Sam Sifton swoops into Mia Dona this week to assess the status of the Donatella Arpaia restaurant now that it's lost its star chef Michael Psilakis. It's not great. And she can kiss Frankie Two Star's assessment from '08 goodbye; Sifton slaps it with a "satisfactory" goose egg.
And so here is the new, chef-less iteration of Mia Dona: exactly the sort of decent, middlebrow, red-sauce Italian restaurant you’d relish if you found it in a town near the town where you grew up in the suburbs of New York. Within the five boroughs of New York City, we call that sort of restaurant satisfactory.He ends with a zinger, suggesting that Arpaia—who has olive oil lines, a TV show, and a book—sell the only superb item on the menu, her mother's meatballs, at grocery stores, "Sometimes the way to the top is to go straight at the middle." [NYT]
...salads are almost a good start...here are excellent little calzones...The main dishes, however, go off the rails. That eggplant parmigiana is almost totally free of taste or character, a sandwich interior taken from a deli in Anywhereville. The roasted baby chicken with peppers and sweet-and-sour cipollini onions, meanwhile, has a corporate tang, a hint of mild depression: a charity-dinner entree made for 200 people....Mia Dona’s version of tomato-braised beef tripe with garlic toast can serve as a complete explanation why some consider tripe to be spongy and horrid. It is both.
Jay Cheshes does not have much nice to say about Pulino's: "...if you’re going to bring a marquee chef to New York to make pizza, it had better be the best thing to happen to cheese, sauce and dough since the debut of DiFara. Appleman’s pies certainly aren’t...At their worst, they’re as brittle as crackers with meat, cheese and sauce sparsely sprinkled on top." [TONY]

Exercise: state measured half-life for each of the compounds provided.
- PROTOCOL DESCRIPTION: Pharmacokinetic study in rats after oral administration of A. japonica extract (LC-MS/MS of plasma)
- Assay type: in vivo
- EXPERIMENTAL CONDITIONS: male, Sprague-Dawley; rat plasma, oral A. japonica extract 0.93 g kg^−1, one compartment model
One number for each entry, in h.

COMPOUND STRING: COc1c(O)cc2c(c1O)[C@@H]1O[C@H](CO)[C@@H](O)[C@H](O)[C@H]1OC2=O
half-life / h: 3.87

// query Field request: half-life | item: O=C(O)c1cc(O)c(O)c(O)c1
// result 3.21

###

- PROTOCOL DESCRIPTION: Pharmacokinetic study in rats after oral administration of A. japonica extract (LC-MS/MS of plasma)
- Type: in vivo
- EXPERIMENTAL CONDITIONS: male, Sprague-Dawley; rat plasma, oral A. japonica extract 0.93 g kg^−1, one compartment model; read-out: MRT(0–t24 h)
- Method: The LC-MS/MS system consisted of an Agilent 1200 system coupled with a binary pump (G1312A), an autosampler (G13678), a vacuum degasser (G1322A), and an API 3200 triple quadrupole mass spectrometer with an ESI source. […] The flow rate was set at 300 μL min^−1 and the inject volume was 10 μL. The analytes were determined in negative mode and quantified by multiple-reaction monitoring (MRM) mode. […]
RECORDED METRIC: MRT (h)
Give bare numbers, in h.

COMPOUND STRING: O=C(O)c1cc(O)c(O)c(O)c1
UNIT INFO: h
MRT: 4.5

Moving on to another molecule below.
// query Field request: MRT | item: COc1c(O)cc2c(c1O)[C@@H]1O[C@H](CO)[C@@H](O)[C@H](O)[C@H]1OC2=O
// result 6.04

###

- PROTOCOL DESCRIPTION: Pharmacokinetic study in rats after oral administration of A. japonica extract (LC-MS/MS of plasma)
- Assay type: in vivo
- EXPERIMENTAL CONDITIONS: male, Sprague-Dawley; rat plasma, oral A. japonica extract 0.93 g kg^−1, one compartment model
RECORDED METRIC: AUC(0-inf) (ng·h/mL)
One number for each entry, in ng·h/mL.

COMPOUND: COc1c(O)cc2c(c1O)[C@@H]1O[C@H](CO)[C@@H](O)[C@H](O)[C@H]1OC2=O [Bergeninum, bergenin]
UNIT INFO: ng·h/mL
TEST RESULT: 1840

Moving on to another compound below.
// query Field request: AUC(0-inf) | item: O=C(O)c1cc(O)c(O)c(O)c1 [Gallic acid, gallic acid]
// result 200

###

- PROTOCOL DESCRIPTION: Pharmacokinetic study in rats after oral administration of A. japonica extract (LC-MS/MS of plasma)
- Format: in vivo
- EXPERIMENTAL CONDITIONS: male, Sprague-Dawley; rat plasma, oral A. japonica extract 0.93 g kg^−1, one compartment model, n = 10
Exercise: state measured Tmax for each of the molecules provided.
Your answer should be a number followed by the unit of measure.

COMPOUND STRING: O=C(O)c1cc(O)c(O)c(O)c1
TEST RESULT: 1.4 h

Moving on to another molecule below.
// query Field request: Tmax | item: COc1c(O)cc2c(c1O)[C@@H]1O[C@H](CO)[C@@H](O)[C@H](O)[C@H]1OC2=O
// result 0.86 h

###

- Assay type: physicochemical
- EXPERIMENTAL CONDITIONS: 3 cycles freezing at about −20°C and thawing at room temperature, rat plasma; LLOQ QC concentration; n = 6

Gael Greene already has a review of the week-old John DeLucie spot The Lion. The good: "...the biscuits are ethereal...and the pork chop (on second try) is a singular triumph." The bad: "The modest serving of sheep’s cheese cavatelli is actually a blessing...None of us wants to eat them anyway." [IC]
Robert Sietsema finds flaw in sceney newcomer Kenmare: "Kenmare proved disappointing. While the ingredients were unimpeachable, the facile preparation of entrées was a deadly sin, making you wish the kitchen had managed to squirt an additional sauce or two...Kenmare is a place that could make zombies very happy." [VV]
This week, the Underground Gourmet awards three U.G. stars to the Smile, the year-old Noho shop and cafe. After mentioning how hip the place is, they get to the cooking: "Marden cooks like an especially talented dinner-party hostess, re-creating taste memories of places she’s been and dishes she’s loved, and that’s meant as a compliment." [NYM]
THE ELSEWHERE: Alan Richman is charmed by both dinner and brunch at East Villager Northern Spy Food Co., Pete Wells recommends sticking to the marquee items at the reincarnation of Pies 'n' Thighs, Sarah DiGregorio deems Pulino's a "good trattoria," Metromix is wowed by East Village newcomer The Brindle Room, The Brooklyn Paper writes that there's a lot to like at Park Slope newcomer Thistle Hill Tavern, Tables for Two files on the scene at Russian hit Mari Vanna, and Ryan Sutton gains 13 pounds at Fatty 'Cue.
THE BLOGS: The Food Doc checks in on Marea almost a year after his first visit, Cleaned My Plate notes that Torrisi requires patience but is worth it in the end, NYC Foodie checks out the late night industry special at Sorella, The Gurgling Cod calls Kenmare a bizarro gastropub, Immaculate Infatuation has a love letter for Al Di La in Park Slope, and The Pink Pig and NY Journal both have their fair share of hits and misses at Fatty 'Cue.